I’m back to doing what I love most: baking bread. My sourdough experiment is an ongoing effort (I’m on try 3 now and thankfully they’re getting a little better each time), but whilst that’s a long drawn out process, I wanted to whip up some nice and quick flatbreads to go with a Middle Eastern mezze I was making.
My friend, a fellow food fiend, had let me borrow Jerusalem by Yotam Ottolenghi and Sami Tamimi, an amazing cookbook full of the diverse dishes of Jerusalem. I had picked out a few dishes to make for our weekend feast: burnt aubergine (basically baba ganoush), stuffed onions, fried cauliflower and tahini, hummus, and tabbouleh. I wanted to make everything in the book, but I’m only one woman! Flatbreads were essential for this, so I turned to my new bread cookbook from Bread Ahead and started making lavash.
A simple, soft, and thin flatbread, lavash are often used as wraps but are also perfect for dipping. The recipe sounded so simple – mix ingredients, rest for 30 minutes, then cook – but things went a little bit wrong when I started to shape them. The recipe said to make them as thin as possible, but the dough was so sticky that I ended up making big holes in the dough as I transferred from my worktop to the baking stone (via a paddle). I’m not sure how useful a big hole is in a flatbread – maybe as a little food window in a wrap!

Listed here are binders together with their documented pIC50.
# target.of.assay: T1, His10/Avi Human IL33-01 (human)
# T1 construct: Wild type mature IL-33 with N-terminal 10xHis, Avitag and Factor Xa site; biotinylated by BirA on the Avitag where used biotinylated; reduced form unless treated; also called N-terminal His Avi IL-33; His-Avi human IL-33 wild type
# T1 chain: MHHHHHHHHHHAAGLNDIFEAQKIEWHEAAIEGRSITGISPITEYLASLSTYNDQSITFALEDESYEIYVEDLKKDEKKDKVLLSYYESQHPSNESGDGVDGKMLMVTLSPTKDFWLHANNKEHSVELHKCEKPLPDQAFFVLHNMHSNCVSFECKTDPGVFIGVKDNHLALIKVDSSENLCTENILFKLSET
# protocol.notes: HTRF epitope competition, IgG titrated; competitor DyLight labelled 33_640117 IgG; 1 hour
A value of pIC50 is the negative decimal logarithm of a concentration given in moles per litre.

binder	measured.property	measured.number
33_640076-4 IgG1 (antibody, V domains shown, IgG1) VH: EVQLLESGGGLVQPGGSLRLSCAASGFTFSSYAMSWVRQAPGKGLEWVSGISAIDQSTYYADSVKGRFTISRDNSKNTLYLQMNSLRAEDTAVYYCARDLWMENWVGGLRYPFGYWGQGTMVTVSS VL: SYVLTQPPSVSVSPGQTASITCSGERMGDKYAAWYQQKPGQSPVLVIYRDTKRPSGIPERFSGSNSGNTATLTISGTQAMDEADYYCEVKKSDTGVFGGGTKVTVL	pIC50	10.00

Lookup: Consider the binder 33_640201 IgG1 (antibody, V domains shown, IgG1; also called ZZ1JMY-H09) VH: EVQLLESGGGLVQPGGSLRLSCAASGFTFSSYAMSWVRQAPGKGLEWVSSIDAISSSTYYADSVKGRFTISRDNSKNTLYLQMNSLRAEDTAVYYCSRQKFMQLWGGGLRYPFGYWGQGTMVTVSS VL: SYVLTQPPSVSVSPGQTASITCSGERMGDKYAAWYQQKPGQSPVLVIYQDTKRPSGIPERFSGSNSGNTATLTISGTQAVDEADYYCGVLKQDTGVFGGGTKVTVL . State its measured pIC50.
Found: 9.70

I then moved on to the pita bread (in between the rest of the food prep) using an Ottolenghi recipe from his Guardian column. This was a much more familiar dough style and was a lot easier to handle. All the way through I was sure that they’d just come out as crispy, round flatbreads, but I was amazed when they puffed up in the oven and turned into soft pillowy mounds. They had the classic “pocket” and tasted so good. They reminded me a bit of my naan bread experience, but they were so much better. I will without a doubt be making them again.
I was so impressed with the pita, that the lavash took a bit of a back seat. There was nothing wrong with them (except the many holes), but they didn’t wow me. On the other hand, I now can’t imagine my life without these pita bread again. So soft and fluffy! They were perfect piled high with hummus or stuffed with tabbouleh, and something I’m so impressed with myself for making.
My feast was perfect by the way. 5 hours in the kitchen, but worth every second. I could eat this food forever, which is lucky really as I have a fridge full of leftovers.